On January 5, 2023, the Federal Trade Commission (“FTC”) proposed an expansive new rule which would impose a near-complete ban on the use of noncompetes (the “Proposed Rule”) by employers.  The Proposed Rule is the culmination of the FTC’s recent efforts, following President Biden’s July 9, 2021 Executive Order on promoting competition in the economy,

On July 9, 2021, President Biden issued an Executive Order, in which he described the nation’s antitrust laws as the “first line of defense against the monopolization of the American economy” and encouraged the Federal Trade Commission (“FTC”) to “curtail the unfair use of non-compete clauses and other clauses or agreements that may unfairly limit

As we reported this past summer, President Biden signed an Executive Order titled “Promoting Competition in the American Economy.” At the time, President Biden urged the chair of the Federal Trade Commission (the “FTC”) to “curtail the unfair use of non-compete clauses and other clauses or agreements that may unfairly limit worker mobility.” Since the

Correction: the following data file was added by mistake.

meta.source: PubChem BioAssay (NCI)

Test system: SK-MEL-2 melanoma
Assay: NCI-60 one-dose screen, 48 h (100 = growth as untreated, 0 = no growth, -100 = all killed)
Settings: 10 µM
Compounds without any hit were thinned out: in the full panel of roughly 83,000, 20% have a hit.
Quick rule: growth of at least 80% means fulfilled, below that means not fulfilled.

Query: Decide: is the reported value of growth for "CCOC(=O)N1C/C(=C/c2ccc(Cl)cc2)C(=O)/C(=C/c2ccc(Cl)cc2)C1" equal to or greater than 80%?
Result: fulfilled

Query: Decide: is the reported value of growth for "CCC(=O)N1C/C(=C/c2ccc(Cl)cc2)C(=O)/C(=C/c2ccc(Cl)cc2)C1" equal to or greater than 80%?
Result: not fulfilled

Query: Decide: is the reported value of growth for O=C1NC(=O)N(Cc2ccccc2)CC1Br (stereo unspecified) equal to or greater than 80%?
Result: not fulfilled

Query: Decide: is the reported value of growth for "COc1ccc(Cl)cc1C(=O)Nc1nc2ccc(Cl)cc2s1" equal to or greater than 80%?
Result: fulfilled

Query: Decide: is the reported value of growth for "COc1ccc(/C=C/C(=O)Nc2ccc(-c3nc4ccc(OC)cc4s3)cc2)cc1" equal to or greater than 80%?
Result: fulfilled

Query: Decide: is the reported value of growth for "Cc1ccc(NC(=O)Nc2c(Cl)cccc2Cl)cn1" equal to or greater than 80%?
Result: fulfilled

The U.S. Department of Labor announced on July 29 that it will rescind the March 2020 rule on Joint Employer Status under the Fair Labor Standards Act (the “2020 Rule”).  The DOL’s action removes the regulations established by the 2020 Rule and will become effective on September 28, 2021.

2020 Joint Employer Rule

The 2020

Overview

On July 9, 2021, President Biden signed an Executive Order on Promoting Competition in the American Economy (the “Order”), which, among other things, “encourage[s]” the “Chair of the [Federal Trade Commission (the “FTC”)] . . . to consider working with the rest of the Commission to exercise the FTC’s statutory rulemaking authority

In a complaint filed on March 26, 2021, business groups challenged a U.S. Department of Labor March 4, 2021 final rule to delay the effective date of the Trump-era regulation on independent contractor classification.  As we previously reported, that Trump-era rule, which was finalized two weeks before President Biden took office, was initially scheduled